Recent changes in the US Freedom of Information Act

News | Rule of Law, Human Rights and Freedom of Media | Publications | Article 23 June 2016

Author: Irakli Lekishvili


The Freedom of Information Act (FOIA) is a federal law that sets standards for the disclosure of documents and information protected by public institutions. The Act defines the notion of public information and regulates exemptions of information disclosure (9 exemptions in total). It was adopted on July 4, 1966, on the US Independence Day. The act has been amended several times, but the most important of them can be considered changes adopted in March of this year.

The signature of the President is required for the implementation of the bill. According to the White House spokesperson, the president will sign the bill in the near future.

Amendments to the Freedom of Information Act

The idea of the bill is jointly passed by the Republican and Democratic parties, which led to the unconditional acceptance of it by the Senate. According to leading Senate supporters, the Freedom of Information Act is one of the most important laws adopted by the government and as a result of its amendments people will have more opportunities to manage their control on public institutions and make them more accountable to the general public.

It should be noted that there was a similar bill passed by both parties in 2014, but the implementation of the bill failed due to severe criticism by the Department of Justice.

After implementation of the bill, several important amendments will be included in the acts:

● Establish the “presumption of openness” of information protected by the public institutions, unless the institution reasonably foresees that disclosure would harm an interest protected by an exemption or if disclosure is prohibited by law.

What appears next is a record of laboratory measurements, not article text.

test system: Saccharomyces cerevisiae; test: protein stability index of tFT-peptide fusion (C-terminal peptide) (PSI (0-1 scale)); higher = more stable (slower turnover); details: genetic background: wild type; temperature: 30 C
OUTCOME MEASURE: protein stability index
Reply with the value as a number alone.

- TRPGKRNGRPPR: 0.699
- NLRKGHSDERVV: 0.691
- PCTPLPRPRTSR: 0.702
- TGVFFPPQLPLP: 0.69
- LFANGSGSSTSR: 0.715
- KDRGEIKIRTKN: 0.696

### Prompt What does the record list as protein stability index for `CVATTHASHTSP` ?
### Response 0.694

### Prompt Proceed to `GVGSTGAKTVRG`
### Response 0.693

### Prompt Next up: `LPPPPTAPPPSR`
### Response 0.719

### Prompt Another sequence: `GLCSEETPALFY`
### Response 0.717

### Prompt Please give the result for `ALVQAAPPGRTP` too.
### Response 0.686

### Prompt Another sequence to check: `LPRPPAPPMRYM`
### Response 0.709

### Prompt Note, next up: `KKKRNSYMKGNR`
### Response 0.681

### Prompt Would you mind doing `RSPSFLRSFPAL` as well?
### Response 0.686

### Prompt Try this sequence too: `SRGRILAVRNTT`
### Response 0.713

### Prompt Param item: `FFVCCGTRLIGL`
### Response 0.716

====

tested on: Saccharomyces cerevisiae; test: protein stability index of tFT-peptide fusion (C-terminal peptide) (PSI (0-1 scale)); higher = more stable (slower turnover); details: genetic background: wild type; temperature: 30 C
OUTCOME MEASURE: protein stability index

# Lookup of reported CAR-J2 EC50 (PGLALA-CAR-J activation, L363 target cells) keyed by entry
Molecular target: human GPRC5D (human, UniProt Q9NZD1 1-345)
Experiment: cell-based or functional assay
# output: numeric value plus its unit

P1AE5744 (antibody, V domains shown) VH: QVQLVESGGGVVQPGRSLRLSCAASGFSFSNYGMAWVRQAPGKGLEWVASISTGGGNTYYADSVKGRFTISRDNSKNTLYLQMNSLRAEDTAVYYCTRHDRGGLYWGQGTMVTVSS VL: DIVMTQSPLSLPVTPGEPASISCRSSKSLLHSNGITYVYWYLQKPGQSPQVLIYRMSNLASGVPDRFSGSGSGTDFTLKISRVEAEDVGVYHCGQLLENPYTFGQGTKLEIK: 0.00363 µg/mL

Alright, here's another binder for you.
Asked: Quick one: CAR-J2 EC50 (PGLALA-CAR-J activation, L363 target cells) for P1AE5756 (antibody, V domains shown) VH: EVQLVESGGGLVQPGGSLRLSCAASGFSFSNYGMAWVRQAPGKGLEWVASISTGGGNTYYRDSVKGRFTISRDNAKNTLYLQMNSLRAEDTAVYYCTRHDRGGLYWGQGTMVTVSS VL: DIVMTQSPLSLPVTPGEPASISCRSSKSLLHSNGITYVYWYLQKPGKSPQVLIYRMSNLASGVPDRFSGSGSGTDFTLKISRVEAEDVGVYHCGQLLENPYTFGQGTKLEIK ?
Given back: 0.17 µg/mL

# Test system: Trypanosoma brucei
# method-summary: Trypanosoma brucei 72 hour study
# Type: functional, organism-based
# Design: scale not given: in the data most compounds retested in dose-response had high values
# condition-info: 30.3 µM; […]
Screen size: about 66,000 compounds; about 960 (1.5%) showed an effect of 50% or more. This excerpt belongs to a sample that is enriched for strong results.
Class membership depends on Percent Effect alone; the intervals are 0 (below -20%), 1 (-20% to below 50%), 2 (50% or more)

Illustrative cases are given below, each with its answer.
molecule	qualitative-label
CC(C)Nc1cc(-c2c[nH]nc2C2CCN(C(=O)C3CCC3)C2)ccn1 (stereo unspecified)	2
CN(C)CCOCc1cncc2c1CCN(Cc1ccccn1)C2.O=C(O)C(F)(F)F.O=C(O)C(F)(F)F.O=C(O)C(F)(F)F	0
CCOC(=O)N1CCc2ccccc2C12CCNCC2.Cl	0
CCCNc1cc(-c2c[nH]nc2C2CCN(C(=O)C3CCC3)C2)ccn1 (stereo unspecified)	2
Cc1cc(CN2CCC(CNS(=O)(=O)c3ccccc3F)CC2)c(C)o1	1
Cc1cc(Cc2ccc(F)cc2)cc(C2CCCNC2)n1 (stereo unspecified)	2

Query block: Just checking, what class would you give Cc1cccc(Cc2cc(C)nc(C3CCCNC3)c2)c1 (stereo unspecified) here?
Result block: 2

● According to the bill, FOIA ombudsman of the Office of Government Information Services will be directly liable for report to Congress and president. Ombudsman will also have a right to provide legislative initiatives without approval from other executive branch institutions.

● Central online platform for request of public information will be created by the government.

● Institutions will be required to publish information that has or might become the subject of subsequent requests for substantially the same records or if the information has been requested three or more times.

● After the limit to a period of 25 years, public institutions will be obliged to disclose information about inter-agency or intra-agency memorandums, agreements or letters.

● Public institution will be prohibited from assessing search or duplication fees when the institution fails to meet the notice requirements and time limits set by existing law, unless a request is considered more than 5,000 pages.

● Institutions will be required to notify requestors of the right to seek legal assistance from the FOIA Public ombudsman for the responding agency and the right of a requestor to seek dispute resolution services.


Amendments Rejected by Legislators


The initial version of the amendments adopted by the House of Representatives had higher disclosure standards; however, it did not get enough support from legislators. The main provisions of the House bill provided that:

● “Presumption of openness” would also apply on attorney-client privilege and attorney work product privileges if 25-years limit expired.

● Name, phone number, and email address of public servants who can provide information on the status of each request received by the institution would be publicly known. Furthermore, institution would be obliged to clarify the identification of any employee who would be responsible for the denial or partial denial to release information.

● A public institution would be obliged to provide the personal data of public servants related to their exercising of public authority, except personal contact and financial data.

● A public institution would be obliged to assess litigation costs in case of FOIA lawsuits.

● In any case of violation of FOIA laws or regulations, public institutions would be required to report to the affiliated institution inspector general. Furthermore, employees who would intentionally violate a FOIA law or regulation would be subject to suspension.


Overall, amendments passed by Congress significantly improve access to public information, strengthen the obligations of public authorities and simplify the process of requesting information. The initial version of the Bill provided higher standards on access to information, but it did not receive enough support in Congress. However, critics believe that the adopted amendments provide an opportunity to prepare for future proposal of changes, which will make public institutions more transparent.




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